Organising and local campaigns: how much is too much?

Medact directs our capacity and strategy into four programme areas, led by campaigners, focusing on campaigns that demand change at a national level; and local groups of health workers organising in their workplaces and communities to affect change in towns and cities.

For several years, local Medact groups across the country have sought to concentrate on more than one of Medact’s campaigns simultaneously. In this blog, Ben Eder, our longest-serving Movement Organiser, shares some reflections on the challenges of working on multiple campaigns, and gives learning-informed guidance on when it can be possible. This has been informed through supporting groups organising on multiple campaigns and from great, critical reflections from members at the quarterly Movement Assemblies.

Underpinning this is Medact’s theory of change, which states that in order to influence decision-makers—whether they be in a representative body, royal college, local government or Houses of Parliament—we must build collective power both within the health community and between this community and others into strong coalitions. This process involves:

  • Analysing the problem and identifying the root causes of injustice 
  • Building a strong and resilient local group, prioritising both recruitment and forming lasting relationships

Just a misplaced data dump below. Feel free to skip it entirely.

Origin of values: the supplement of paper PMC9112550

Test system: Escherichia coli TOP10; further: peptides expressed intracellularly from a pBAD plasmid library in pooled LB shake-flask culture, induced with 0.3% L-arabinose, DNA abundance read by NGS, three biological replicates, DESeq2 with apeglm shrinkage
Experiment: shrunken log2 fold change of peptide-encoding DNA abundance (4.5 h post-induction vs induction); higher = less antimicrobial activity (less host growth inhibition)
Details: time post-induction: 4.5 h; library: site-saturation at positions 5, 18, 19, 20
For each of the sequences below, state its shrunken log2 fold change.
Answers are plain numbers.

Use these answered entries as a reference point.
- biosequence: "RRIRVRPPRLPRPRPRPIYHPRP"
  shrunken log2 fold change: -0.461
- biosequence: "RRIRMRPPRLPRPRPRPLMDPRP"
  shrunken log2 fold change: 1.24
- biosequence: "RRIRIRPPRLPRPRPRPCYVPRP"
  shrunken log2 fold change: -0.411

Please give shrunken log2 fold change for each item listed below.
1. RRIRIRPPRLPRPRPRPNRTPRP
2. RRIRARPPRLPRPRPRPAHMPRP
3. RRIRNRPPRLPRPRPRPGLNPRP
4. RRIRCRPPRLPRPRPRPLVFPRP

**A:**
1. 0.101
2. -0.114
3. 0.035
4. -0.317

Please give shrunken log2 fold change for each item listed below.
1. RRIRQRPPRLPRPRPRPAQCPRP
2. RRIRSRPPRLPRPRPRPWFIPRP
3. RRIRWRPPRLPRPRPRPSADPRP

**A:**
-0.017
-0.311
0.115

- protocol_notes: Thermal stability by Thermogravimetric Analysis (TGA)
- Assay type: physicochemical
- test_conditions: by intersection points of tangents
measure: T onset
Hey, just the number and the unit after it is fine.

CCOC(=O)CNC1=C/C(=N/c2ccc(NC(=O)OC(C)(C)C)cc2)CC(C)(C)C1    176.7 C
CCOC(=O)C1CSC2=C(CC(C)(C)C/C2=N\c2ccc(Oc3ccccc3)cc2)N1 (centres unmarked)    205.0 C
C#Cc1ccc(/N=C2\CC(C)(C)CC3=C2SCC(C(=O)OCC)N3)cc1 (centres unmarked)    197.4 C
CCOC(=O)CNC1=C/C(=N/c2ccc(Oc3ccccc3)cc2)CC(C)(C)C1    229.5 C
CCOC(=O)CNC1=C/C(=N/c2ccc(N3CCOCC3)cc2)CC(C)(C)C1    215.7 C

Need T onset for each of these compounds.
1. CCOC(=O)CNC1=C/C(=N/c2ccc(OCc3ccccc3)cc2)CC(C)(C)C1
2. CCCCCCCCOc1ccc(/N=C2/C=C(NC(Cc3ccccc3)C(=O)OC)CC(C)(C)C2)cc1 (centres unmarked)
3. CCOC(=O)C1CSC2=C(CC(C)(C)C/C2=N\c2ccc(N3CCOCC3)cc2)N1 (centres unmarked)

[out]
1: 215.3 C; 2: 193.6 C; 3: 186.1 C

• Organising in coalition with allies
  • Strategic planning and reflecting on the campaign cycle
  • and lots more! 

All of these actions, done well, sustainably and meaningfully, require time, skill and capacity—which all our groups have, but to very different extents.

Why groups want to focus on multiple campaigns

Typically, when a group isn’t organically ‘single-issue’ and there are many interests and priorities reflected in the group’s members, the desire to take on more than one campaign is driven by the belief that this will both focus the energy of existing members, and be an opportunity for recruitment. 

This can sometimes be a choice made by the group in order to retain members who may be at risk of leaving if their campaign is not picked, meaning the decision to work on multiple campaigns can sometimes be the result of trying to please everyone.

A multi-campaign focus can also result from the intersectional nature of health justice. For example, our economic justice work advocating for “healthy homes” free from damp and mould overlaps with our climate justice work demanding insulation and retrofitting.

The challenges of this 

It is much harder to make material wins when an already limited capacity is divided between campaigns. Winning is not the be all and end all, but moments of success and minor wins make a huge impact on morale and campaign longevity. The downsides of this are significant. Being spread too thin across campaigns that do not make progress or see successes can lead to frustration, stagnation, burn out and cause members to step back or leave a group, reducing capacity even more

Spending too long going back and forth between conflicting desires within the group, or spending double the time planning two campaigns, takes crucial capacity from developing a strong strategy, taking action, supporting coalition partners and embedding in a campaign.